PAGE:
Most vulnerabilities exploited in the wild are years old and some could be remedied easily with a readily available patch.
This is one of the findings of a new report from security firm Edgescan, which states that two thirds (65 percent) of CVEs found in 2020 were more than three years old, while a third of those (32 percent) were originally identified in 2015 or earlier.
The oldest vulnerability in circulation last year was CVE-1999-0517, which was first identified at the turn of the millennium.
Most common malware-related vulnerabilities, the report further states, are between one and three years old, many of which could be fixed with an already available patch. Despite this fact, it takes businesses 84 days on average to patch high-risk vulnerabilities.
According to the report, PHP is “by far” the most insecure framework, accounting for almost a quarter (22.7 percent) of all critical risks found last year. Further, more than a tenth (13.4 percent) of all critical risks were linked to either unsupported, unpatched or outdated systems.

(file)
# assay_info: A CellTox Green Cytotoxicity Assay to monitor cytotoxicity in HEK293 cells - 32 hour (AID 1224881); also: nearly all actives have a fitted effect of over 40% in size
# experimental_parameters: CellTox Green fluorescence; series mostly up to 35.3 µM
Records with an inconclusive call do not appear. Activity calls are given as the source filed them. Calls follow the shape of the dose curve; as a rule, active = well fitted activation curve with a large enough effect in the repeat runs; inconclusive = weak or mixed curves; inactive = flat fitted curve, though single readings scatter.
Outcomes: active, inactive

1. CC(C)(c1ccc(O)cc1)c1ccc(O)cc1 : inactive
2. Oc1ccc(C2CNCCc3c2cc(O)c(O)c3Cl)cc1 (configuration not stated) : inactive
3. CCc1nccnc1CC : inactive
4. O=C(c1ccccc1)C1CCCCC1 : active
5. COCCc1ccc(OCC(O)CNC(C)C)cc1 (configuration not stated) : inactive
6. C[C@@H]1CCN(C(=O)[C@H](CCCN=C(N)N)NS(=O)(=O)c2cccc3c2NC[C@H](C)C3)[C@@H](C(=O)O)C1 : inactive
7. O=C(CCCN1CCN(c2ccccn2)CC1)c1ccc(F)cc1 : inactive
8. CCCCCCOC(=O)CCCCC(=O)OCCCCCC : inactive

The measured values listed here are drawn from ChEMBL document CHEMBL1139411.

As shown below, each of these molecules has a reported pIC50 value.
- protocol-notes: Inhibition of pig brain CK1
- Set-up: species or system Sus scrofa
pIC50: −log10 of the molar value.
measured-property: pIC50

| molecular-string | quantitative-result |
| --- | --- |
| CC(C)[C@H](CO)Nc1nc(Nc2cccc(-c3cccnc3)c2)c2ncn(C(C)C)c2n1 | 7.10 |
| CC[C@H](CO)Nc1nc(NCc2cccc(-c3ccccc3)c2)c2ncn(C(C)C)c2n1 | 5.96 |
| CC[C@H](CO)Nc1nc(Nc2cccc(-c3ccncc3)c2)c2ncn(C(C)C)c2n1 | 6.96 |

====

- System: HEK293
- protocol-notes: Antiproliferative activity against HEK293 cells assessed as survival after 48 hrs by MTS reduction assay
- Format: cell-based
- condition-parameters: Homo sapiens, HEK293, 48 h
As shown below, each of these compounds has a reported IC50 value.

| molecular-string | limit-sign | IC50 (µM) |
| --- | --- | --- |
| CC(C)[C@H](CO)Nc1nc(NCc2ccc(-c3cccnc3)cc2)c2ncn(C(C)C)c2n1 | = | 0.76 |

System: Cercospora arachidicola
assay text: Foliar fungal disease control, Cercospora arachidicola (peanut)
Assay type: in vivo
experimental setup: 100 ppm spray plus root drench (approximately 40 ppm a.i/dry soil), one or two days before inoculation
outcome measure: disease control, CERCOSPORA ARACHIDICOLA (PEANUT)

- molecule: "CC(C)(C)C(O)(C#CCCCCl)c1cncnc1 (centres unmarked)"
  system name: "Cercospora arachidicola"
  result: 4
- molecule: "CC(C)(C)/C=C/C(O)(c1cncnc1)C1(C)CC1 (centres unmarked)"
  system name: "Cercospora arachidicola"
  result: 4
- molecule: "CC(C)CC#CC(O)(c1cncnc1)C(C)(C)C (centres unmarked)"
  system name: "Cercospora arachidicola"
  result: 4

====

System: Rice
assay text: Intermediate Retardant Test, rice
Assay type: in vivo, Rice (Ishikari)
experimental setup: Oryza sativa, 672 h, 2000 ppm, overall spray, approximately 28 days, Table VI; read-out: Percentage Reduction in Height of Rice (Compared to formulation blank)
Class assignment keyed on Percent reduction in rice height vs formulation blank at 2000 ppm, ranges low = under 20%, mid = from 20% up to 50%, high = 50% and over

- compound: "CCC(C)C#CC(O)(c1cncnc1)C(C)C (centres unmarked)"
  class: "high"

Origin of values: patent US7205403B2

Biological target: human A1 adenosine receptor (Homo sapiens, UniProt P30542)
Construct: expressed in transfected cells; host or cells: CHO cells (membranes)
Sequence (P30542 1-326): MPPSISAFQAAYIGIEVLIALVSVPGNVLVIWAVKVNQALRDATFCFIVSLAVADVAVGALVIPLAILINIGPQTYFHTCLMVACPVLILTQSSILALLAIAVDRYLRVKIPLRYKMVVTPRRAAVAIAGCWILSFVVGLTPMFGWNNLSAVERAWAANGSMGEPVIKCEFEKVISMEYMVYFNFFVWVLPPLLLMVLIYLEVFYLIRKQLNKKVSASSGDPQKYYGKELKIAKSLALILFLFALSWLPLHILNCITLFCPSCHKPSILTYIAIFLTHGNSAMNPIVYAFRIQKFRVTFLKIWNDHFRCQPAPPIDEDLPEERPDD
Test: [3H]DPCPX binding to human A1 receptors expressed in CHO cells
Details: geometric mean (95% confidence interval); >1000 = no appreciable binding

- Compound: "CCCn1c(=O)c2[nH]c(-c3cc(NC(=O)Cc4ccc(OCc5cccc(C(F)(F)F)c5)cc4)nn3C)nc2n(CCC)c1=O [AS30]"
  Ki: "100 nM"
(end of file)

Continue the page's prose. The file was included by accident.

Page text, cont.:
“We still see high rates of known (i.e. patchable) vulnerabilities which have working exploits in the wild, used by known nation states and cyber-criminal groups. So yes, patching and maintenance are still challenges, demonstrating that it is not trivial to patch production systems”, said Eoin Keary, CEO and founder of Edgescan.
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